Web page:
With its powerful talons, the Crowned Eagle preys on small antelope and monkeys. Pairs have been documented hunting monkeys cooperatively.
Imagine my excitement when I spotted a juvenile Crowned Eagle along the Sabie River on a recent birding trip in the Kruger National Park with some guests. This was my first sighting in Kruger and the first sighting of the species for our guests on a Nature Travel Birding trip. My heart was pumping and it was amazing to see this normally shy species out in the open for us to admire. We all managed to get cracking views and photos of this amazing bird. It was even more special for one of my guests as he had always wanted to see a Crowned Eagle in the wild. What an exciting and rewarding sighting.
Crowned Eagles are rare in Kruger National Park but are common in the forest plantations just outside the southern part of Kruger. It is believed that birds looking for territory do wander into Kruger National Park on occasion. Why the birds don’t become resident in the Southern part of the park is a mystery as the habitat along the rivers is perfect and prey availability is high. One theory is the competition and pressure from the other large eagles in Kruger, like Martial, Tawny and Fish Eagles.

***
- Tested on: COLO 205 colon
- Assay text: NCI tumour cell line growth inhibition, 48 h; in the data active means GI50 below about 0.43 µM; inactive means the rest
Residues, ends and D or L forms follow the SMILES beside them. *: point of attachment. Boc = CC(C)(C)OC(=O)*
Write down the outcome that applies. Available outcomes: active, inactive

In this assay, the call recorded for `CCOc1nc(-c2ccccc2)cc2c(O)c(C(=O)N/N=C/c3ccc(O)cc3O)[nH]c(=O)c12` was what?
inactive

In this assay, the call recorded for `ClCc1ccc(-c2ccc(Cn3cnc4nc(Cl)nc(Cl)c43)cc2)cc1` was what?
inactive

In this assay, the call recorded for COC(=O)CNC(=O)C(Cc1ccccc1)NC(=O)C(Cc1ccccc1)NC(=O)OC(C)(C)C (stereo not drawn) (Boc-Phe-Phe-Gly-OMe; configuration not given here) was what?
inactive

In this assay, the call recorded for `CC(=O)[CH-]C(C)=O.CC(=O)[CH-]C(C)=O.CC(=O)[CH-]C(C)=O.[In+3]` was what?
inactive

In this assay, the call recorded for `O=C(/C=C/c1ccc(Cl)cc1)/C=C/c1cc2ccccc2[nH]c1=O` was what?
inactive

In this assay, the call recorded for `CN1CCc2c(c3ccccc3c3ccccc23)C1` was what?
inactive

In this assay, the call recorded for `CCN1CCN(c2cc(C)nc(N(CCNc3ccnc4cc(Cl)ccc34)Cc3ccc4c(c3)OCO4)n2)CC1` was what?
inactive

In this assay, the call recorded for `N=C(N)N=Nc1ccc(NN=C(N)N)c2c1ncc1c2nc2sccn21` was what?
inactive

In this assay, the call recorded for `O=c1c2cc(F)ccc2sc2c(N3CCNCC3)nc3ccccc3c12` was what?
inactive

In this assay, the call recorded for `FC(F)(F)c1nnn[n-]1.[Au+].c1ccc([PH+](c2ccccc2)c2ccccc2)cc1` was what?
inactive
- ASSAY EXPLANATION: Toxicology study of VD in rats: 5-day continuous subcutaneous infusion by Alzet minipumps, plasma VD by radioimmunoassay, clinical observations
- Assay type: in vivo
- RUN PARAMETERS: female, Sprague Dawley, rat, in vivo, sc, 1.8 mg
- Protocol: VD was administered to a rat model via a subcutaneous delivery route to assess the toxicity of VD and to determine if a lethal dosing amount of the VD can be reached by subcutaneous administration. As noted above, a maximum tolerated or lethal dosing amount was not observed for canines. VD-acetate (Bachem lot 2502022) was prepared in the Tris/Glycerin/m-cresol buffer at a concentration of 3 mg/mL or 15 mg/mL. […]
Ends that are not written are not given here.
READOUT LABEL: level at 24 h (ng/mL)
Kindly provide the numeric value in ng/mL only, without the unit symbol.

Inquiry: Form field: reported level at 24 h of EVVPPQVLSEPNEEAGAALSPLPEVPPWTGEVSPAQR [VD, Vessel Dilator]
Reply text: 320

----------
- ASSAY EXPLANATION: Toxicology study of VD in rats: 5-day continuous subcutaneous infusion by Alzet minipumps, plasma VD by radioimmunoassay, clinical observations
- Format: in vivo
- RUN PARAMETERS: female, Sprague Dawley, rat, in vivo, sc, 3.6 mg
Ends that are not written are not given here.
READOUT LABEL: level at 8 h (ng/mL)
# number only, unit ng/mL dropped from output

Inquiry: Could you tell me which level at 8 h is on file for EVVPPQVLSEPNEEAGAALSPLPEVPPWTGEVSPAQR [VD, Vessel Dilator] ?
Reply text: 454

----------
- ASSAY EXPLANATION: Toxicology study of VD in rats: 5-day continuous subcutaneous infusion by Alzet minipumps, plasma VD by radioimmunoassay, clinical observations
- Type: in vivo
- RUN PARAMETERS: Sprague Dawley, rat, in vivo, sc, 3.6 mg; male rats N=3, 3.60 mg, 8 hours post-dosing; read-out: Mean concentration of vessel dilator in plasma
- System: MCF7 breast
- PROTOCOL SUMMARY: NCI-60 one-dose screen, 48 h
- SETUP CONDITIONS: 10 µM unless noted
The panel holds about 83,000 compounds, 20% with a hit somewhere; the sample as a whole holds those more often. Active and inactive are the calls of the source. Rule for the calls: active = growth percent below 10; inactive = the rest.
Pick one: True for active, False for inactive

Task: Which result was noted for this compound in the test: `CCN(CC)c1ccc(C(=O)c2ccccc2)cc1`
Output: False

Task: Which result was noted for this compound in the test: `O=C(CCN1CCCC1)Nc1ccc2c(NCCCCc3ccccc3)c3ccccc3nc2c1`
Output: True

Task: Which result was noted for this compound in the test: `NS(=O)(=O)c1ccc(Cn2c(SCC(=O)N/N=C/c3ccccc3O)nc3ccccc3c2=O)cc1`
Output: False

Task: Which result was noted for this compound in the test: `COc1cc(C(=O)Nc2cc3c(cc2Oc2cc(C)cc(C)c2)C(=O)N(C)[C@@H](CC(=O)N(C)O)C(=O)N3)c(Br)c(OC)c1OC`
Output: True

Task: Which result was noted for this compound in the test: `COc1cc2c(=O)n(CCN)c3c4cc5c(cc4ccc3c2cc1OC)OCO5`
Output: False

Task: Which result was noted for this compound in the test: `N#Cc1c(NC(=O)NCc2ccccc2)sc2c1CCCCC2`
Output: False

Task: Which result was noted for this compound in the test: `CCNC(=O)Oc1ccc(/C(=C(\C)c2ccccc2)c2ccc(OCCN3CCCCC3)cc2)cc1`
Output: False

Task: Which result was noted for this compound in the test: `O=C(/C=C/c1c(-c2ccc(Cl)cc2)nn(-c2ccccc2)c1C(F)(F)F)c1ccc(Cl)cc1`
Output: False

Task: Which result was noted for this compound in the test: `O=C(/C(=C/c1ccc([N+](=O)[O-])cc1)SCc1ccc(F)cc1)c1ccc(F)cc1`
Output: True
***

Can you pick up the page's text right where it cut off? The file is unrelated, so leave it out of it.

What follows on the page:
The species is near-threatened and it is great to see juveniles looking for territories and setting up territories to breed.
Every birder should experience the joy one gets when looking up into the African sky and seeing a raptor soaring above you. It is a mesmerising site which will stay with you for a long time.
Come and experience the Kruger National Park with us – an amazing adventure awaits! For more info about birding trips or safaris to the Kruger National Park, get in touch with us at email@example.com
Written by Nature Travel Guide: Marc Cronje